Burma is governed by a military junta with the head of state being Senior General Than Shwe, who holds the posts of “Chairman of the State Peace and Development Council” and “Commander in Chief of the Defence Services” as well as the Minister of Defence. General Khin Nyunt was prime minister until 19 October 2004, when he was replaced by General Soe Win, after the purge of Military Intelligence sections within the Myanmar armed forces. The Prime Minister is General Thein Sein, who took over upon the death of General Soe Win on 2 October 2007.
The majority of ministry and cabinet posts are held by military officers, with the exceptions being the Ministry of Health, the Ministry of Education, the Ministry of Labour, and the Ministry of National Planning and Economic Development, posts which are held by civilians.  Elected delegates in the 1990 People’s Assembly election formed the National Coalition Government of the Union of Burma (NCGUB), a government-in-exile since December 1990, with the mission of restoring democracy.  Dr. Sein Win, a first cousin of Aung San Suu Kyi, has held the position of prime minister of the NCGUB since its inception.
The NCGUB has been outlawed by the military government. Major political parties in the country are the National League for Democracy and the Shan Nationalities League for Democracy, although their activities are heavily regulated and suppressed by the military government. Many other parties, often representing ethnic minorities, exist.  The military government allows little room for political organisations and has outlawed many political parties and underground student organisations.
The military supported the National Unity Party in the 1990 elections and, more recently, an organisation named the Union Solidarity and Development Association.  Government propaganda poster states: “Tatmadaw and the people, cooperate and crush all those harming the union. ” In 1988, the army violently repressed protests against economic mismanagement and political oppression. On 8 August 1988, the military opened fire on demonstrators in what is known as 8888 Uprising and imposed martial law. However, the 1988 protests paved way for the 1990 People’s Assembly lections. The election results were subsequently annulled by Senior General Saw Maung’s government. The National League for Democracy, led by Aung San Suu Kyi, won over 60% of the vote and over 80% of parliamentary seats in the 1990 election, the first held in 30 years. The military-backed National Unity Party won less than 2% of the seats. Aung San Suu Kyi has earned international recognition as an activist for the return of democratic rule, winning the Nobel Peace Prize in 1991. The ruling regime has repeatedly placed her under house arrest.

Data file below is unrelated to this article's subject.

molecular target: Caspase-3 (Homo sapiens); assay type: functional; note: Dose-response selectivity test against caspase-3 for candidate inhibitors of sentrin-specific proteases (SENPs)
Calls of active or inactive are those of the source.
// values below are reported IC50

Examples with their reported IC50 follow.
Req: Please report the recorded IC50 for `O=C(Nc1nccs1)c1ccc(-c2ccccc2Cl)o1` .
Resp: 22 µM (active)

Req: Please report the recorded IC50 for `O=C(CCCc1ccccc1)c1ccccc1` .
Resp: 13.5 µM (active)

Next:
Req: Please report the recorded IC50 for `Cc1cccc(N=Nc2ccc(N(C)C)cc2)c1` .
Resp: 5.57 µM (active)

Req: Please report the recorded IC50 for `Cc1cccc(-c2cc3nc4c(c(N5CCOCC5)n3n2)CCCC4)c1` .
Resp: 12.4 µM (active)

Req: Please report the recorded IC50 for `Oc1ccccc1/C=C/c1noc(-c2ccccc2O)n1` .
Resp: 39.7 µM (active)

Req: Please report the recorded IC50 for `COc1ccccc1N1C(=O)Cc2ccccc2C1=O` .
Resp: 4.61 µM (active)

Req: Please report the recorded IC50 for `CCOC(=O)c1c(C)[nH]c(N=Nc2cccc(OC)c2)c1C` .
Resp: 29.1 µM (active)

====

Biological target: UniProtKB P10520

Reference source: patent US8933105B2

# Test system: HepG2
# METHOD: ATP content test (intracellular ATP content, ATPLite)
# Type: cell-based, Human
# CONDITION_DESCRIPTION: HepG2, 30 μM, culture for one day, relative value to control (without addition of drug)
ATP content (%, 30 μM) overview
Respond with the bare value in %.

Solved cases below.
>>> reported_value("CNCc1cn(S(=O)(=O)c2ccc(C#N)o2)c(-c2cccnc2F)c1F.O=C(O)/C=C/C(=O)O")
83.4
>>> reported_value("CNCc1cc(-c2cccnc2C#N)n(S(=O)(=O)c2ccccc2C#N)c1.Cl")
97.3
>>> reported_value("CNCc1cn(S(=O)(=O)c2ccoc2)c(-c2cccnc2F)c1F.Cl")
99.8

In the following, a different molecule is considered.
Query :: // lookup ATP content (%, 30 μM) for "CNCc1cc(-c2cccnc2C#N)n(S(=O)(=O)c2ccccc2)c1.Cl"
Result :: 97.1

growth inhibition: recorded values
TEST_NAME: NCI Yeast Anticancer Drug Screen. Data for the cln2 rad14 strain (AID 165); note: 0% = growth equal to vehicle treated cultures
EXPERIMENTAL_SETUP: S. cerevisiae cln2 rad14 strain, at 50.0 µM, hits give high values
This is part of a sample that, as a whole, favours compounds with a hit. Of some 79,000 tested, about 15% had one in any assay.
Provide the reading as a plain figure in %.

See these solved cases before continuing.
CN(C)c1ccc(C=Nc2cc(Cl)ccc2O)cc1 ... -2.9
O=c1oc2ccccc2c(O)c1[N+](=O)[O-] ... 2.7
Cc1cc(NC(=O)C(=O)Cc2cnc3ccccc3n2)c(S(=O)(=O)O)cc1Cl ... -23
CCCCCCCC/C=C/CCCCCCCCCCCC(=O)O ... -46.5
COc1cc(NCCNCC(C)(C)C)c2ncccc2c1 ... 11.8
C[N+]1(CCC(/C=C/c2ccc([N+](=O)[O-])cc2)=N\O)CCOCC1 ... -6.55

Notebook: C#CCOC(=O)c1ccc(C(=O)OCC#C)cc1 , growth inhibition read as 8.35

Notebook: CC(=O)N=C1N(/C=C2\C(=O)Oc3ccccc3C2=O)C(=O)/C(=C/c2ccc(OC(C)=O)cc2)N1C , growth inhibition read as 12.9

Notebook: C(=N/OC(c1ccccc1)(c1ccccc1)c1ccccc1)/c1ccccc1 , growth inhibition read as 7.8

Despite a direct appeal by former UN Secretary General Kofi Annan to Senior General Than Shwe and pressure by the Association of Southeast Asian Nations (ASEAN), the military junta extended Aung San Suu Kyi’s house arrest another year on 27 May 2006 under the 1975 State Protection Act, which grants the government the right to detain any persons on the grounds of protecting peace and stability in the country.  The junta faces increasing pressure from the United States and the United Kingdom. Burma’s situation was referred to the UN Security Council for the first time in December 2005 for an informal consultation.
In September 2006, ten of the United Nations Security Council’s 15 members voted to place Myanmar on the council’s formal agenda.  On Independence Day, 4 January 2007, the government released 40 political prisoners, under a general amnesty, in which 2,831 prisoners were released.  On 8 January 2007, UN Secretary-General Ban Ki-moon urged the national government to free all political prisoners, including Aung San Suu Kyi.  Three days later, on 11 January, five additional prisoners were released from prison.  ASEAN has also stated its frustration with the Union of Myanmar’s government.
It has formed the ASEAN Inter-Parliamentary Myanmar Caucus to address the lack of democratisation in the country.  Dramatic change in the country’s political situation remains unlikely, due to support from major regional powers such as India, Russia, and, in particular, China.  In the annual ASEAN Summit in January 2007, held in Cebu, Philippines, member countries failed to find common ground on the issue of Burma’s lack of political reform.  During the summit, ASEAN foreign ministers asked Burma to make greater progress on its roadmap toward democracy and national reconciliation. 91] Some member countries contend that Burma’s human rights issues are the country’s own domestic affairs, while others contend that its poor human rights record is an international issue.  Burma’s army-drafted constitution was overwhelmingly approved (by 92. 4% of the 22 million voters with alleged voter turnout of 99%) on 10 May in the first phase of a two-stage referendum amid Cyclone Nargis. It was the first national vote since the 1990 election. Multi-party elections in 2010 would end 5 decades of military rule, as the new charter gives the military an automatic 25% of seats in parliament.
NLD spokesman Nyan Win, inter alia, criticised the referendum: “This referendum was full of cheating and fraud across the country; In some villages, authorities and polling station officials ticked the ballots themselves and did not let the voters do anything. “ The constitution would bar Aung San Suu Kyi, from public office. 5 million citizens will vote 24 May in Yangon and the Irrawaddy delta, worst hit by Cyclone Nargis.  Burma has a high level of corruption, and ranks 178th out of 180 countries worldwide according to Transparency International, which publishes its own Corruption Perceptions Index.